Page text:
I think it'd be fair to say that the high water mark for pitching in the modern era was Pedro Martinez in 1999. At the height of the "steroid era," Petey started 29 games, won 23 games, lost 4, threw 233 innings, struck out 313, walked 37 (strikeout to walk ratio over 8. Pedro's the only pitcher in AL history to record such a feat. And he's done it twice.), had an ERA of 2.02 and gave up 9 home runs. 9. To put that in perspective, since Johan Santana has taken the reins as the AL's best pitcher, the fewest home runs he's given up in a year is 22 (he gave up 17 in 2003 but only pitched 158 innings. He's given up 13 already this year.). But what was most amazing about that year was just how much better than everyone else Pedro was. The second best ERA was David Cone at 3.44. He had 100 more strikeouts than the next guy. And he had 5 more wins than the next guy. While Haren may not end the season with the K numbers or have 5 more wins than anyone, the comparison to Pedro's '99 season is fair in terms of just how much better a season he's having than every other pitcher in the AL.

Haren's 1.58 ERA is not only the lowest ERA in almost 100 years but it's almost a full run lower than the next closest guy (who happens to be his teammate, Chad Gaudin at 2.43). He's only given up more than 2 runs once (3 runs to he Yanks in a game he won) and has given up 1 run or less in 8 of his 14 starts, including 4 games where he gave up no runs. Opponents are hitting .179 against him. The next lowest is more than 30 points higher at .211. His opponents on base percentage is an absurd .227, a mere 30 points lower than the next closest and opponents OPS is .513. That's 60 points lower than the next closest pitcher and 150 points lower than the 10th lowest OPS in the AL. He doesn't have killer strikeout numbers like '99 Pedro, but he's still amongst the league leaders in K/9 and K/BB ratio. Because his ERA and opponents batting average are at historic lows, the fact that he's not striking out as many people as one of the greatest of all-time shouldn't obscure the fact that he is so much better than every other pitcher in the game that his performance warrants MVP consideration.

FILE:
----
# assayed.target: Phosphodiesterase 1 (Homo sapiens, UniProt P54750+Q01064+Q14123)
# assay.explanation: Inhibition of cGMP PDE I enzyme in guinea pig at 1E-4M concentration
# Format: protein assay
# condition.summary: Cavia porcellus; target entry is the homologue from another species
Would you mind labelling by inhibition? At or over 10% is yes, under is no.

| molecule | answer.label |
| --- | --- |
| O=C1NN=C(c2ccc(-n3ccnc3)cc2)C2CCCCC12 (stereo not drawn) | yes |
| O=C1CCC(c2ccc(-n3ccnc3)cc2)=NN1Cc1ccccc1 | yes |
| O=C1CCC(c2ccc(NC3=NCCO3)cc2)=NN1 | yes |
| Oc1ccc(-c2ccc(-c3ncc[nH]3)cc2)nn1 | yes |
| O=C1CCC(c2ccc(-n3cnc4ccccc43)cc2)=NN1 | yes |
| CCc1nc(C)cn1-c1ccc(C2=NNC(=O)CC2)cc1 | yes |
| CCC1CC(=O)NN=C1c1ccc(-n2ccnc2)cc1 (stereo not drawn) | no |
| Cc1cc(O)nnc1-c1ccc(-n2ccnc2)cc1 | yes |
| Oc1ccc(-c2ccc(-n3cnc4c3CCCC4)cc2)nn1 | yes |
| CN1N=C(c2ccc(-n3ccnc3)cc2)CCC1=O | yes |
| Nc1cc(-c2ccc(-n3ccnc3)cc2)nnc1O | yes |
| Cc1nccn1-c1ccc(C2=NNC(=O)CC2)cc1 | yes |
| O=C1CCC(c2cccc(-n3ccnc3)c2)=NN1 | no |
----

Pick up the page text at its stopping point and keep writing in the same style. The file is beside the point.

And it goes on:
Unfortunately for Haren, he has multiple factors working against him. First, he pitches in Oakland. If he were pitching in New York or Boston, his number would be retired and songs would be sung about him. And because of this relative lack of exposure, he will likely fail to lead many ballots when they are cast (assuming that against all odds Haren is able to keep this pace up). He also is playing in a very tough division and the ONLY chance he has is if Oakland wins the AL West and Haren wins 20+ games. Both of which are unlikely. My guess for what Haren would have to finish the season at in order to compete with A-Rod is 22-3, 1.85 ERA, perhaps a couple complete game shutouts and maybe a photo with two or three Canadian strippers. Again, it's very unlikely that Haren will be able to keep this up but what's more important is that Haren's year not be obscured just because players like A-Rod are hitting the cover off the ball, or just because A-Rod likes strippers that resemble men.

*Information about baseball equipment in 1919 may not necessarily be factually correct.

1 comment:

Rickey Henderson said...

Quick correction: pugs are not dogs. Best as Rickey can figure them out, they're some kind of rat creature that makes grunting noises.

For the record, they are terrific for punting.